By Amy Woolvett
SHELBURN - Many homes across Shelburne County will have a front porch light on for the next few days as a respectful remembrance of the fishermen who were lost a year ago on the Miss Ally.
The Woods Harbour memorial to the Miss Ally and her crew.
It has been a year of much sadness.
At this time last year, news of that the Miss Ally and her crew were in trouble pitched an entire community into a rollercoaster of emotions. Worry turned into fear and hope faded quickly into grief.
Five fishermen were lost at sea in stormy weather on Feb. 17, 2013; captain Katlin Nickerson, Joel Hopkins, Tyson Townsend, Billy Jack Hatfield and Steven Cole Nickerson.
The capsized hull of the boat was eventually discovered and searched by divers, but the bodies of the fishermen were never found.
No one was hit harder by the loss than the family, friends and loved ones in their western Shelburne County hometowns.
As the first year anniversary approached in the small community of Woods Harbour, the pastor of the local Calvary Baptist Church said they would pray for continued comfort and peace for family and friends of the boys.
“The first year is the most difficult…the most challenging,” said Pastor Phil Williams. “It’s a year full of firsts without their loved ones…first birthday, first Christmas.”
He said that while the church was to hold a prayer over the Sunday service and touch on the one-year anniversary, there was no special service planned. People will remember the tragedy in their own ways.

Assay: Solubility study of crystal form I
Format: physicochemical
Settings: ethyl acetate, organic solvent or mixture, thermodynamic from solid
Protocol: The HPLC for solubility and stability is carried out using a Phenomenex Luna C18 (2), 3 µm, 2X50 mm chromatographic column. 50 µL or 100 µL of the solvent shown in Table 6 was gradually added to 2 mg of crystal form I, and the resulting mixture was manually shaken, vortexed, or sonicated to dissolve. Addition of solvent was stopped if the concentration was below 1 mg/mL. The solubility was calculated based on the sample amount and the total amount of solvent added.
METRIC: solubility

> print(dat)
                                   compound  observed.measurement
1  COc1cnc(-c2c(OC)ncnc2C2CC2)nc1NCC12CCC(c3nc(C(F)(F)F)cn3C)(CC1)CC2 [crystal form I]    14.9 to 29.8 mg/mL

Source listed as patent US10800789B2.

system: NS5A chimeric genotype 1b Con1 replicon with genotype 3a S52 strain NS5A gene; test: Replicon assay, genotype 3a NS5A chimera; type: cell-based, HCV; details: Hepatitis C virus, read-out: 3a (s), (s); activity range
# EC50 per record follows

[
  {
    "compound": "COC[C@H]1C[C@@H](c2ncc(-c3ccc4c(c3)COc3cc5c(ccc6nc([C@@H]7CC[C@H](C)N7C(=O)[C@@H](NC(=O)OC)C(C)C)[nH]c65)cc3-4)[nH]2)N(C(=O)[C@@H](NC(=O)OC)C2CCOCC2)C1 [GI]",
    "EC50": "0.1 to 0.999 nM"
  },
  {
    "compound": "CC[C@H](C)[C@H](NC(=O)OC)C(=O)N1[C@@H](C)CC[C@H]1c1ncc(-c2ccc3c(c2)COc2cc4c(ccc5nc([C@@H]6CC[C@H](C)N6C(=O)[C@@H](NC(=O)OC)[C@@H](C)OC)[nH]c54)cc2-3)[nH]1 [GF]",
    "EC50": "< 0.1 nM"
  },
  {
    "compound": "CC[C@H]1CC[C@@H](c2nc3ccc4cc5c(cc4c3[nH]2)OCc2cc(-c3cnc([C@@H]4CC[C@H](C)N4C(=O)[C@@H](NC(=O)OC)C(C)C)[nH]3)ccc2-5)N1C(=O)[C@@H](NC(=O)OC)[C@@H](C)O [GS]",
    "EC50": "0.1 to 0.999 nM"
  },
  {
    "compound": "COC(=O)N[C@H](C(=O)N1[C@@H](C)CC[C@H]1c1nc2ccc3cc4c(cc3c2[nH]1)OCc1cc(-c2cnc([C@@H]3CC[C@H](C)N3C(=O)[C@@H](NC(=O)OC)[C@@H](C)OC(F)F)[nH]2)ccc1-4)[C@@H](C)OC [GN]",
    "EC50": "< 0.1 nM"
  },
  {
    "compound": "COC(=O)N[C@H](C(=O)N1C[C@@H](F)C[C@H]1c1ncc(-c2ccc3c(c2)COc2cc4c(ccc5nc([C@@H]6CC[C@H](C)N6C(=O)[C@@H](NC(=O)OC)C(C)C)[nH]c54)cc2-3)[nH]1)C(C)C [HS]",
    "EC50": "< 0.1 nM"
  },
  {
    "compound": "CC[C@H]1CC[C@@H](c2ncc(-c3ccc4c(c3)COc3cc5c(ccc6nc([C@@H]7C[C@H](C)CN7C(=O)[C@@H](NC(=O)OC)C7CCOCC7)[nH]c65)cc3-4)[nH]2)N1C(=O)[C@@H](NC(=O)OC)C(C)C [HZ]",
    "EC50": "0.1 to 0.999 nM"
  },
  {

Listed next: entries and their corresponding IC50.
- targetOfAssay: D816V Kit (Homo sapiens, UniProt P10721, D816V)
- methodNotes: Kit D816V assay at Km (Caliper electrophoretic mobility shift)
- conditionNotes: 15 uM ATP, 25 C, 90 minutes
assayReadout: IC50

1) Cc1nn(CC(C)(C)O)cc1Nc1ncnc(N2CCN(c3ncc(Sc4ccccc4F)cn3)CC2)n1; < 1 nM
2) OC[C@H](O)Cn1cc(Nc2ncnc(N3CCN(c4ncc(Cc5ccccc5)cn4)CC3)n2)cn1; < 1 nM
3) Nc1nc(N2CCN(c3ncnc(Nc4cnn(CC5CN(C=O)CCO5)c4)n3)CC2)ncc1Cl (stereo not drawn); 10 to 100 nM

Community members often visit the Woods Harbour memorial to the Miss Ally and her crew to remember those who were lost.
Pastor Williams said there are reminders of the five men throughout the area.
Along the trail that winds through the village, five benches are each carved with a name of the crew of Miss Ally and serve as a reminder in loving memory.
Pastor Williams was proud of the community he lives in for the strength and support they have shown over the past year, rallying together with prayers and thoughtfulness.
“Wood’s Harbour is one incredibly tight-knit community,” he said. “This community has a way of helping each other…we all experience loss but other communities are at a loss for the kind of community we have.”
He said the one-year anniversary would not be commemorated publicly.
“We are always reminded of them,” he said.
On the weekend, people on social media were quickly sharing a request to keep their front porch lights on between Feb. 16-18 in a respectful show of remembrance.
During the search last year, many people left their lights on in the symbolic hope that the fishermen would find their way home. The beacon at the Seal Island Lighthouse Museum was also lit.